The snow and ice is still melting, and spring is attempting to make itself felt. Warmth, when it comes, will awaken our insects, our bees, moths and butterflies. Their first priority i to find food; after all, many of our insects have fasted for six months and need to recover diminished body weight to build reserves for activity, such as flight, mate-seeking and breeding.
One of the great challenges faced by nectar and pollen dependent insects is a simple but critical one of a lack of food. If the grassy hedge-bank in which a bumblebee hibernated is cut severely, the Primroses, Cowslips and Common Dandelions on it will be killed or be so reduced that flowering does not take place as it should. Worse still, some flowery verges, hedge banks and lawns are sprayed to kill ‘weeds’. A bland green desert replaces colour, and the endless Saturday drone of lawn mowers and the snarl of strimmers replaces the hum of bees shouldering their way through the leafy vegetation..
Happily, there is action being undertaken and lots we can do ourselves.
The National Biodiversity Data Centre has, since 2015, been involved in the National Pollinator Plan which describes actions that can be undertaken by me and you, by public bodies such as county councils and community groups, such as Tidy Towns to enhance the landscape for our flower feeders. Please click on this link and take on at least one action suggested.:
If you are encouraged by rising daylight to pop to the local garden centre to brighten up the garden, look for plants that are good for insects. Not all very attractive flowers are valuable. Some are almost useless. Begonias, many roses, gladioli, daffodils contain little or no pollen or nectar. As far as helping bees and butterflies is concerned, these plants might as well be plastic ornaments.
Here are some suggestions. Herbs such as mint, Wild Marjoram, often called oregano, borage and thyme carry lots of nectar. Lavenders are good too. Primrose, by which I mean the native Primula vulgaris will be welcome, as will the native Irish Cowslip, Primula veris. Hebes, small to medium-sized evergreen shrubs produce lots of nectar too, and when planted in warmer coastal areas, these plants bloom in winter, and sustain insects that wake up on mild days. There is even evidence that the hebes grown by gardeners on Howth Head is helping Red Admiral butterflies, which usually leave our shores in autumn for sunny climes further south to remain there throughout the winter.
For mid-summer, there are buddleias which are medium-sized shrubs that like sunny, dry conditions. Bees and butterflies are irresistibly drawn to these shrubs, and you will have weeks of pleasure observing their antics. Verbena bonariensis, a tall, willowy flower that bears purple flowers is a great draw too, and this will provide nectar into September. Ice Plant, a small succulent plant, flowers in September and if in a sunny sheltered spot, be ready for crowds of bees and butterflies.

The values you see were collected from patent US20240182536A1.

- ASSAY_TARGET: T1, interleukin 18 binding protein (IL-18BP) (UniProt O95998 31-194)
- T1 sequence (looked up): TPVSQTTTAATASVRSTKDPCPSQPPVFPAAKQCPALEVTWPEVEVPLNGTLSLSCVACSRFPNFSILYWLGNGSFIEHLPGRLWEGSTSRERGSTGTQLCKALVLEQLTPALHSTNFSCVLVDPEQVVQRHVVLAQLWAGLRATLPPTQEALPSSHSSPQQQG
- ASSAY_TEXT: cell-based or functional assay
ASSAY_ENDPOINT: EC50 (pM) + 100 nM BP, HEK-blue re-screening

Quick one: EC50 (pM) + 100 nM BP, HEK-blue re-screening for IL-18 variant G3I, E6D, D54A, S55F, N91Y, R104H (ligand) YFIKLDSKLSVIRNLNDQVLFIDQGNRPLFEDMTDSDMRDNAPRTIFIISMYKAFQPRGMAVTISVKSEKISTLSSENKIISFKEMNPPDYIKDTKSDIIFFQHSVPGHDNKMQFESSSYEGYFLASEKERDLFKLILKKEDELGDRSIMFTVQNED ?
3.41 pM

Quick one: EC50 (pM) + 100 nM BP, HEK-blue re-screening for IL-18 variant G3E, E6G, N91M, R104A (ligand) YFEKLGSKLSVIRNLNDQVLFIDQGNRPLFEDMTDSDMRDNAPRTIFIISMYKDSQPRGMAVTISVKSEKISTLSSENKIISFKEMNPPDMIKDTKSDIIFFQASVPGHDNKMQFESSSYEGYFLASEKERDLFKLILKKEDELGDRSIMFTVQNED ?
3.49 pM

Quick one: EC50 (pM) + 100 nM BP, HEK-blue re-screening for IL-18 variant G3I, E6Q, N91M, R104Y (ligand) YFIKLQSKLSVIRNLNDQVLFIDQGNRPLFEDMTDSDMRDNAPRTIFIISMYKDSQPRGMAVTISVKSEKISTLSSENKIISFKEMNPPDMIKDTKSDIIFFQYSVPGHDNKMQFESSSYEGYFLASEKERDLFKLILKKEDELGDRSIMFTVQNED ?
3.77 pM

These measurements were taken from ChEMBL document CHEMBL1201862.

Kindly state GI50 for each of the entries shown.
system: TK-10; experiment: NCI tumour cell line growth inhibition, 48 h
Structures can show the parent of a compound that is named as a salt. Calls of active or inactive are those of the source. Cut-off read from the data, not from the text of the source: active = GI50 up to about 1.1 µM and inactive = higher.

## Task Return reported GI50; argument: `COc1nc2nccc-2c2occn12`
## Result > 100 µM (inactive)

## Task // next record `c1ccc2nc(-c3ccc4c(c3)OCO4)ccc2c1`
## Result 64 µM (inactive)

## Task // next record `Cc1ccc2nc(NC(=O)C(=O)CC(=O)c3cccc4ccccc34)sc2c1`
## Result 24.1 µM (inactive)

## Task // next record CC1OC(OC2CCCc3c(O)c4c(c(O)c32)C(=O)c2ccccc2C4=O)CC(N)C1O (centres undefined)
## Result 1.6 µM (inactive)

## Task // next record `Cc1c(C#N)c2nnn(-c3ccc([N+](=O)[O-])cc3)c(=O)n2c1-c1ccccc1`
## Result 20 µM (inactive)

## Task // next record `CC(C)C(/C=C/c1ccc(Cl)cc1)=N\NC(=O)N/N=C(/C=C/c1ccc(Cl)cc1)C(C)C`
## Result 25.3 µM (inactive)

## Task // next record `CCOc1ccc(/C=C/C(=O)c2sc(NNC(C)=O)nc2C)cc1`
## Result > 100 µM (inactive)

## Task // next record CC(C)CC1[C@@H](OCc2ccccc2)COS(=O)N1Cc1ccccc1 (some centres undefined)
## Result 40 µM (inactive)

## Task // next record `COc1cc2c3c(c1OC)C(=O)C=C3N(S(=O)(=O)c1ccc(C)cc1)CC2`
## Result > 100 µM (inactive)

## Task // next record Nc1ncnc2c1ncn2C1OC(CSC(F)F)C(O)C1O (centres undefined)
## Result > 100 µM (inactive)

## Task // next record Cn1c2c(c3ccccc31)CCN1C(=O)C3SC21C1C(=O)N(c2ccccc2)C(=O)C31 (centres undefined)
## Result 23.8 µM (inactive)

Personally, I prefer the native Irish flowers. Willow flowers in spring are a big favourite for bees, moths and butterflies. I already mentioned Cowslips and Primroses, but the Common Dandelion trumps these. I cannot think of any butterfly that rejects this plant, and when the seeds are ready, Goldfinches will be fed. Common Hawthorn blossom in May is a lovely sight and also a great nectar source. Wild roses, like Dog-rose, Rosa canina, is good too. Honeysuckle is terrific for bees and moths, and its fragrance on a June night is an essential summer scent. Two final winners; Common Knapweed, Centurea nigra and Devil’s-bit Scabious Succisa pratensis will between them, feed our bees, butterflies and moths from June to October.
A couple of further tips. Do not mow your lawn too tight and cut it every six weeks from April to October to allow Red Clover, Common Bird’s-foot-trefoil to fatten our insects. These flowers bring crimson and gold to your lawn too, cheering the place up! And to go all the way, sow a wild flower meadow consisting of these flowers, along with Common Knapweed and Devil’s-bit Scabious and leave uncut from May to September, depending on the warmth of the season-delay mowing/strimming longer in cool years. Cut on a high setting. Remove cuttings to keep the soil suitable to grow your wild flowers the following year.
Never use sprays.
Relax, and enjoy sharing your garden with nature. By taking the steps described here and in the video, you will be enhancing the survival chances of our flowering plants, insects and broader biodiversity as well as increasing the value of your home and garden for your own well-being. People’s well-being is improved by contact with high levels of biodiversity. Make your garden a haven for you, your loved ones, and the creatures who would share it with us, if we gave them what they need.
All photos ©J.Harding.